Here’s a new space of contention: Pay for the damn stuff!

There is a whole body net-enabled sociology/ anthropology/ theory that peeks in on communities of enthusiasm: I recommend a glimpse at the infinite variety of the madness of fans at the Transformative Works and Cultures (TWC) site. While the writing is of variable quality, the range of subject matter is far-reaching and interesting. Care to read about a tempest in a teapot at a Dr Who fan-fiction site? TWC has got it covered, although after a while all the accounts of fan-fights begin to merge into one another (meh!). My past-life experiences in the pits of fannishness taint my views. I was a geek youth in pre-internet days; shared its culture terms and rites, and carried with me the sense that whatever the future brought, I had already read about it. I even did cosplay, before it was cosplay – when it was the costume ball at fan conventions (only once, and the sad state of my costume lead to my discovery of  FAIL). I bought and hoarded dittoed fanzines and fanfiction. All of that stuff got put away when I went off to University. See this fun paper for an expanded view of this kind of nostalgia  I miss you [all] dreadfully!

For up to the minute serious contestations, don’t forget the fun folks at Intersections; who when not doing boring gender theory studies are always on the prowl for a weird new thing – especially when it is an example of local (mis-) appropriation of Cool Japan detritus, This one caught my eye:

On the Japanese Doll Complex – by Katrien Jacobs

“”On the Japanese Doll-Complex highlights Chinese people’s appropriation of Japanese dolls or doll-like alter egos. I conducted interviews with several people in Hong Kong, Taiwan and mainland China. I wanted to analyse the experience of ‘owning a doll’ or ‘identifying with a doll’ by looking at several kinds of doll fantasies and how dolls assist people in recovering innocence and gender-fluidity. Chinese men are massively into Japanese porn stars, into hentai figurines, or life-size dolls that have a convincing and arousing skin texture. They also manifest themselves as cosplayers or cross-dressers who want to embody pretty girls. Women, on the other hand, construct fantasies about gay love and they impersonate the beautiful and effeminate men of yaoi animations (Boy Love).””

Behold the documentary – You couldn’t make this stuff up!
Sex Brain Melody (Episode 2): On The Japanese Doll Complex
(Warning: NSFW!)

Embedded at http://intersections.anu.edu.au/issue20/jacobs_film.htm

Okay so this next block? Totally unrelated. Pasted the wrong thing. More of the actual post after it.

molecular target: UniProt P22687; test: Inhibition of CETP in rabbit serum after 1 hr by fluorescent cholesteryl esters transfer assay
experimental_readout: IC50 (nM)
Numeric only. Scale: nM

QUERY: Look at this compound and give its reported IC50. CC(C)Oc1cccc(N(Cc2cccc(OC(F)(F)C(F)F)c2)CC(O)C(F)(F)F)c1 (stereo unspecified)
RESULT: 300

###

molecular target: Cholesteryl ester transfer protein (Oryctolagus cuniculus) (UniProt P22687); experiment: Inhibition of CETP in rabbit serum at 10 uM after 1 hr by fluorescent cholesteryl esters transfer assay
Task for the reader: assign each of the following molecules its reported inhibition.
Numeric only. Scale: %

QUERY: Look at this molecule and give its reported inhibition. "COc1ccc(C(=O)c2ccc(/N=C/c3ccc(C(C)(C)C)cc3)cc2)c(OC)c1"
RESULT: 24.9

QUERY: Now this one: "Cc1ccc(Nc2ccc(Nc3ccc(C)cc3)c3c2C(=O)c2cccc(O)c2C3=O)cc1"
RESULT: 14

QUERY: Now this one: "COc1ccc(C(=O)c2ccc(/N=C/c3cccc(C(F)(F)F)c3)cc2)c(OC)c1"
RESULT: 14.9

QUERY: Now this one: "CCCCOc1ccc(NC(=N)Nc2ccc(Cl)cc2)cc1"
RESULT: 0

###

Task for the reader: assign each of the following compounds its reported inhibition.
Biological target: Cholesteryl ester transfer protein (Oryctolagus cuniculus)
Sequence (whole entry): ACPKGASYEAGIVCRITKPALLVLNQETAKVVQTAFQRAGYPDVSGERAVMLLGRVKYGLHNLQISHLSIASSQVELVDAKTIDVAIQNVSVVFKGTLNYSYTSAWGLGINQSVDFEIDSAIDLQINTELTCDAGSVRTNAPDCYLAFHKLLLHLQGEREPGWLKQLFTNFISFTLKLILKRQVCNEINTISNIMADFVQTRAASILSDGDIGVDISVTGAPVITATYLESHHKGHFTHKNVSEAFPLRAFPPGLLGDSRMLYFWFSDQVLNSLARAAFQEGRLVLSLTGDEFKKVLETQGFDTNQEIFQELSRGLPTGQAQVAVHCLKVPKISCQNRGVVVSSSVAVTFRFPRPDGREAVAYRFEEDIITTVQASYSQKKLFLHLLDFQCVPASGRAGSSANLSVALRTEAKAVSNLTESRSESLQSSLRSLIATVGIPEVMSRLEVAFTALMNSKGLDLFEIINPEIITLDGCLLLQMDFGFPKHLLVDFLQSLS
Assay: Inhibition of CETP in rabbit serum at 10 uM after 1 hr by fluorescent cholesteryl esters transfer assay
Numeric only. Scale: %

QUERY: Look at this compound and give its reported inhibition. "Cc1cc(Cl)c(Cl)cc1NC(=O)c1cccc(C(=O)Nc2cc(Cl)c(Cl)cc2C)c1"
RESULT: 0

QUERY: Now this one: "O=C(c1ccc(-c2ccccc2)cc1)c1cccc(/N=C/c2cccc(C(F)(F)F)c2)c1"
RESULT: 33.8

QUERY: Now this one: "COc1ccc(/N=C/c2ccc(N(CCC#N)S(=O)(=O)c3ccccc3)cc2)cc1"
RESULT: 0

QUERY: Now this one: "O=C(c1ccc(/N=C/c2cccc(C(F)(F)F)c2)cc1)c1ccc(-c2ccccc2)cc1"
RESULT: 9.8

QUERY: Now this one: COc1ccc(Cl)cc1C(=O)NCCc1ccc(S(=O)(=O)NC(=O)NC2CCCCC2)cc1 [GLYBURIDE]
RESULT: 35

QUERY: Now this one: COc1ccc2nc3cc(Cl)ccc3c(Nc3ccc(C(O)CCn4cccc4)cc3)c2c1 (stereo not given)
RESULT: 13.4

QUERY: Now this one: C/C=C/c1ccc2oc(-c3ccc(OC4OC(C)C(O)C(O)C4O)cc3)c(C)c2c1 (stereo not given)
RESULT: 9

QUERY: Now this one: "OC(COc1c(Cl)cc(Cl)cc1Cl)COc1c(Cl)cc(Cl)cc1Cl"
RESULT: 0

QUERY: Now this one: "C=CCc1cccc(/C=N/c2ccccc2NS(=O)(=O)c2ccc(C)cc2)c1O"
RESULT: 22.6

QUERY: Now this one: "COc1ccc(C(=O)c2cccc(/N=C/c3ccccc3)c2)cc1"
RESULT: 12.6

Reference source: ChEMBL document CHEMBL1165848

Also see her part 1 video on Hong kong pr0n panic: http://vimeo.com/3016343

On the Japanese original:

Contestation of fan-space is a symbolic libidinous exchange in its own right.
Life would be boring without fans running wild.

Otome wa tsurai yo #1


I have found a couple more fujoshi, before they have been cataloged by
the ever-vigilant Ogiue maniax, and this bunch is a fine group of
Genshiken – related specimens!

I almost forgot about Girl Saurus DX! The manga wrapped up in 2008, but grey sources only completed it recently and somehow I lost track and neglected to enjoy the remaining fun. Boy finally gets girl! Boy stops vomiting blood in her presence. The harem that pursued him (mostly) gives up the chase and a GOOD ENDING is had by all.

I like the stuff that Kei Kusunoki dreams up. She has a way of mixing ecchi fan service with homilies about the essential strength of women that lets her pull off a lot of risque and often downright reactionary humor.

Quote the wiki:

“”The story revolves around 16-year-old Shingo Chiryu who had been beaten and hospitalized for a month by a morbidly obese girl whose naked confession he had rejected. As a result of the encounter, Shingo has developed a fear of all women, called gynophobia. While Shingo tries to hide his fear, the school nurse notices it and advices him to join the boxing club. However, Shingo soon finds out that all of its members are girls, the club’s adviser is the school nurse, and one of the clubs members, the now slim Haruka Nishiharu, is the very girl who had put him in the hospital.””

Haruka pre-diet is more than an “morbidly obese” girl, she was a towering girl bodybuilding bouncer gone to flab; Jabba the Hut has been mentioned by other reviewers, and worse.. our hero’s mom is a toned down version of her.
Plenty of other extremely odd physical types pop up in Saurus, as well as plenty of cute, well endowed babes,  but Kusunoki is so ruthless in portraying ugly girl characters that she must be drawing on some deep well of in-culture stereotyping.